American angst in a film about Italian family life | AspenTimes.com

American angst in a film about Italian family life

Stewart Oksenhorn
Nicoletta Romanoff stars in the Italian film Remember Me, My Love showing at the Wheeler Opera House this week.
ALL |

Politically, the United States and Europe have seemed to be drifting in opposite directions of late. But in the smaller picture of family life, it may be that Americans and Europeans are closer than ever.

“Remember Me, My Love,” a film by Italian director Gabriele Muccino, will comfort Americans who think their country has an exclusive stranglehold on self-absorption, disregard for communal values, stifling frustration and self-loathing, and bullheaded ambitions toward vacuous ends. The Ristuccia family of Rome, the focus of Muccino’s film, is as all-American as Courtney Love, Paris Hilton, Kobe Bryant and the cast of your typical reality TV show. The idea that Europeans are filled with concern for community relative to Americans is burst by the sharp pin of “Remember Me, My Love.”Begin with the most Americanized of the Ristuccia family, 17-year-old Valentina (Nicoleta Romanoff). Valentina has the kind of looks that make men do stupid things, and she is determined to ride her bod as far as it will take her. Her goal: to become one of the background dancers on “Ali Baba,” a reality show that makes “Fear Factor” look smart by comparison. Anything that gets in Valentina’s way – especially her parents – brings out the self-centered brattiness that only a 17-year-old girl can muster.Not that those parents are putting much effort into guiding their daughter. Mostly they scream and threaten. But they’re too involved with their own miseries to do much more. Carlo (Fabrizio Bentivoglio) detests his job as some sort of high-level salesmen, and his dissatisfaction with his marriage is pushing him toward an affair with a former lover, Alessia (Monica Bellucci). Giulia (Laura Morante) is just as unhappy at home, resulting in a hair-trigger temper and fits of depression. The internal angst leads to irrational, ill-considered behavior: Carlo quits his job with no plan for what comes next and sleeps with the equally unstable Alessia. Giulia auditions for a role in an edgy drama – one that parallels her life a little too closely- with a local theater company. For good measure, she also pursues the play’s director; it is very good news when he turns out to be gay.Rounding out the family is 19-year-old Paolo (Silvio Muccino) who, as a lovelorn, pot-smoking, insecure sad sack, is the best – make that the least overtly offensive – of the Ristuccia clan.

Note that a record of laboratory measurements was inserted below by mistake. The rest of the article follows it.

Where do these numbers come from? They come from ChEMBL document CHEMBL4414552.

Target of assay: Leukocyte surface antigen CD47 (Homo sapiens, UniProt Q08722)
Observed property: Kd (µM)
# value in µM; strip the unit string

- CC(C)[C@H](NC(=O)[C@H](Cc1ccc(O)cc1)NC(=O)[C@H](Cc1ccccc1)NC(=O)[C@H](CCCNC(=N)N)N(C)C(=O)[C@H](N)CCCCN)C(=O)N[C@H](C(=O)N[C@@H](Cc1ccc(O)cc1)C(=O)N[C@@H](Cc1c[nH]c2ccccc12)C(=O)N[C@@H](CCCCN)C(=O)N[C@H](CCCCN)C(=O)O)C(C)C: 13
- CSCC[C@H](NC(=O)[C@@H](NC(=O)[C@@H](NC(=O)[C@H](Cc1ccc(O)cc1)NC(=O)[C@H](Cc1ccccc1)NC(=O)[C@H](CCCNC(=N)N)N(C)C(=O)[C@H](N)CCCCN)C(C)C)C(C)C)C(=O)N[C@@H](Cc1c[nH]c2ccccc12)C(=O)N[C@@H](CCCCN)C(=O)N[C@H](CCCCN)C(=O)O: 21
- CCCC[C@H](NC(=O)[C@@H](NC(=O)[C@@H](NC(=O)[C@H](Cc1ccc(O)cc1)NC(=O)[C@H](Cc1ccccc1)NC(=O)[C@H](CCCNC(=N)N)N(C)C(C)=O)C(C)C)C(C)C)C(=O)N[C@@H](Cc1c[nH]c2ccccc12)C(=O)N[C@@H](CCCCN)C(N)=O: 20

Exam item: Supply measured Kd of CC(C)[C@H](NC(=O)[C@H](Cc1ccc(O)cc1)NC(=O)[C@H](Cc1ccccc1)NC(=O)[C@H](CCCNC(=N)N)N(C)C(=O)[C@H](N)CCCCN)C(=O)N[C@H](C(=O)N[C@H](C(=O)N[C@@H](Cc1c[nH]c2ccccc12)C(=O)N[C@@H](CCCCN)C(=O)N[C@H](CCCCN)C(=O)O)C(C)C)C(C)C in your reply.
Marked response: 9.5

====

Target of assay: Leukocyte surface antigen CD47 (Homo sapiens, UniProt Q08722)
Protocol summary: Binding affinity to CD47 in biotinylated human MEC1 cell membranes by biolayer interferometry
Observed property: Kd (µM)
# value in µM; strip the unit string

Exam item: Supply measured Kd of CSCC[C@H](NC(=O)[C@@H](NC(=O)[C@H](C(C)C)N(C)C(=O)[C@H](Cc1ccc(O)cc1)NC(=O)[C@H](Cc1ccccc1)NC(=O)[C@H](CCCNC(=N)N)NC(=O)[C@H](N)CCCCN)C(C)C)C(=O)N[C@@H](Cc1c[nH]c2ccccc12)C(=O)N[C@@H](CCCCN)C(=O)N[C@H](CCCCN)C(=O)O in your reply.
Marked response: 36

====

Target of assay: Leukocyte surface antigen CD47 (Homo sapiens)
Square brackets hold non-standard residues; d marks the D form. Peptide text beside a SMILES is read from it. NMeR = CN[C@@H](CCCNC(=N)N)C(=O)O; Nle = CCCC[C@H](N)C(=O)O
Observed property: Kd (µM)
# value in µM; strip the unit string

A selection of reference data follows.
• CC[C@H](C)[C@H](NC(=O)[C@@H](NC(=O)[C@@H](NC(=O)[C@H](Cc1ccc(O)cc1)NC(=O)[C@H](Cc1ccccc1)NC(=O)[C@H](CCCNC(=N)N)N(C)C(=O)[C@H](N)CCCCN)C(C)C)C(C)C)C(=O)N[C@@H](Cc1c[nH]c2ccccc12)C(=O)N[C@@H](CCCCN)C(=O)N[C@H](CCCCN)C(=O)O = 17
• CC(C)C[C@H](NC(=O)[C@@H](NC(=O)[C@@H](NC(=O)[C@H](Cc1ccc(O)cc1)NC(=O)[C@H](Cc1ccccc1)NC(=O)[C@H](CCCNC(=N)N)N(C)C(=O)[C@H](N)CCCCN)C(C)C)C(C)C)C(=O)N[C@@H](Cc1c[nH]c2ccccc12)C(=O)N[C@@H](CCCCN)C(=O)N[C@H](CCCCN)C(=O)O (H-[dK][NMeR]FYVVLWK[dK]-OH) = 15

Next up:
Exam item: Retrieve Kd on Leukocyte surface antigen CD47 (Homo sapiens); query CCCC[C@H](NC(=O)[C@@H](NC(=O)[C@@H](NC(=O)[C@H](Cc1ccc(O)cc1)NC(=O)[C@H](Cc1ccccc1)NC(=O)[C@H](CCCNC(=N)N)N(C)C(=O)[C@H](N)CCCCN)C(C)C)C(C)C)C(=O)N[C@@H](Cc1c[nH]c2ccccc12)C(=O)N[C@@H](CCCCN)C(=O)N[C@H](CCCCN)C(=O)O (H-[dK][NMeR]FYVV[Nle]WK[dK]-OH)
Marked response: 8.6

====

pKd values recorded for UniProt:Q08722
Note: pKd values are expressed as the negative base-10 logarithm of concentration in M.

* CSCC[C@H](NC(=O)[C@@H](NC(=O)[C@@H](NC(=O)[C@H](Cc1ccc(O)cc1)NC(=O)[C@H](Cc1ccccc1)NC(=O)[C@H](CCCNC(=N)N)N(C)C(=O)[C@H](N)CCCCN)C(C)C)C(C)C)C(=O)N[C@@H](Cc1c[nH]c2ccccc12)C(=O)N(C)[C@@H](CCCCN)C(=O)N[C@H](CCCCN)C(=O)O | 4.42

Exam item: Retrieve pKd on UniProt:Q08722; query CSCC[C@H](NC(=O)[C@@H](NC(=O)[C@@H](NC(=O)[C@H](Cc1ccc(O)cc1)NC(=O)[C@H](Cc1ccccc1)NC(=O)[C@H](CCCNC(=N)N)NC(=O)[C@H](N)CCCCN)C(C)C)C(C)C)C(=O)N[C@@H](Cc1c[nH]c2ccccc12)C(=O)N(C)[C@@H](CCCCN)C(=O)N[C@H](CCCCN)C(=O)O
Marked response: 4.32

Though the Ristuccias tumble endlessly toward their own destructions, director Muccino, who co-wrote the screenplay, doesn’t revel in their sorrows. Each character is reaching for happiness, and Muccino doesn’t fault them that it may be out of their grasp. Muccino even lets them claw their way out of their pits for brief glimpses of sunlight. Following a serious accident that can only partly be chalked up to misguided deeds – Carlo is hit by a car as he heads for a rendezvous with Alessia – the family rallies around one another. For a while.The stories of dreams broken and compromised in “Remember Me, My Love,” and the subsequent effects on people’s emotions and actions, ring true. And the pace of the film – if something isn’t happening to someone, they’ll make it happen – is guaranteed to stave off boredom. If that doesn’t do it, the gorgeousness of all three lead female characters should keep at least half of the audience up.But that hyperactive element is also the film’s biggest weakness. (Another example of creeping Americanization?) “Remember Me, My Love” never pauses to allow thoughtful consideration of the characters’ plights. Flashing back to a recent American film with similar themes, the bleaker “We Don’t Live Here Anymore” lingered on the actors, gaining depth by doing so. In “Remember Me, My Love,” we become more sympathetic to the characters’ situations than the characters themselves.

“Remember Me, My Love” plays Tuesday, March 8, and Thursday, March 10, at the Wheeler Opera House.Stewart Oksenhorn’s e-mail address is stewart@aspentimes.com


Start a dialogue, stay on topic and be civil.
If you don't follow the rules, your comment may be deleted.